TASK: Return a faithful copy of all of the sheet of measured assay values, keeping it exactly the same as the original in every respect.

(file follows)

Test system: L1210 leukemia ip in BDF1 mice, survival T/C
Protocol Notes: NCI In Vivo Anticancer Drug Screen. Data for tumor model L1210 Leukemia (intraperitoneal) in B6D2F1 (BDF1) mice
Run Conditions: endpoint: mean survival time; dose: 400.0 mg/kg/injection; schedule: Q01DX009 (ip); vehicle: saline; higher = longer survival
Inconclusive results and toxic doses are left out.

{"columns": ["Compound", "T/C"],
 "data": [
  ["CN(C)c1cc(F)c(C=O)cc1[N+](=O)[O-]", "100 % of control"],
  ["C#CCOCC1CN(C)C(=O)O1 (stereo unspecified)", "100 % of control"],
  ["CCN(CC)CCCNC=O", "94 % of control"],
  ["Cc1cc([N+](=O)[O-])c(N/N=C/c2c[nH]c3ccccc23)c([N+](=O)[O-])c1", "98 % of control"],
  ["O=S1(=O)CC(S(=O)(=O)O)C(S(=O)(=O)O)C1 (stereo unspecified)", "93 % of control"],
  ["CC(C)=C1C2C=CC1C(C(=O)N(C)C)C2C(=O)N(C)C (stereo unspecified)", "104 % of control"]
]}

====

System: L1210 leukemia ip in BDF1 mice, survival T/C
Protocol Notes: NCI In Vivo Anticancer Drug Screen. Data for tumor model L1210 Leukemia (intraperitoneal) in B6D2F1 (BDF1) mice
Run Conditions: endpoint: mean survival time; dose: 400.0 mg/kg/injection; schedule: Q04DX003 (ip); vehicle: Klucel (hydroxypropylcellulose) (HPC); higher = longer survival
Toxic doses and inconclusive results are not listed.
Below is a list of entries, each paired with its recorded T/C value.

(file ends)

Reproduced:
Test system: L1210 leukemia ip in BDF1 mice, survival T/C
Protocol Notes: NCI In Vivo Anticancer Drug Screen. Data for tumor model L1210 Leukemia (intraperitoneal) in B6D2F1 (BDF1) mice
Run Conditions: endpoint: mean survival time; dose: 400.0 mg/kg/injection; schedule: Q01DX009 (ip); vehicle: saline; higher = longer survival
Inconclusive results and toxic doses are left out.

{"columns": ["Compound", "T/C"],
 "data": [
  ["CN(C)c1cc(F)c(C=O)cc1[N+](=O)[O-]", "100 % of control"],
  ["C#CCOCC1CN(C)C(=O)O1 (stereo unspecified)", "100 % of control"],
  ["CCN(CC)CCCNC=O", "94 % of control"],
  ["Cc1cc([N+](=O)[O-])c(N/N=C/c2c[nH]c3ccccc23)c([N+](=O)[O-])c1", "98 % of control"],
  ["O=S1(=O)CC(S(=O)(=O)O)C(S(=O)(=O)O)C1 (stereo unspecified)", "93 % of control"],
  ["CC(C)=C1C2C=CC1C(C(=O)N(C)C)C2C(=O)N(C)C (stereo unspecified)", "104 % of control"]
]}

====

System: L1210 leukemia ip in BDF1 mice, survival T/C
Protocol Notes: NCI In Vivo Anticancer Drug Screen. Data for tumor model L1210 Leukemia (intraperitoneal) in B6D2F1 (BDF1) mice
Run Conditions: endpoint: mean survival time; dose: 400.0 mg/kg/injection; schedule: Q04DX003 (ip); vehicle: Klucel (hydroxypropylcellulose) (HPC); higher = longer survival
Toxic doses and inconclusive results are not listed.
Below is a list of entries, each paired with its recorded T/C value.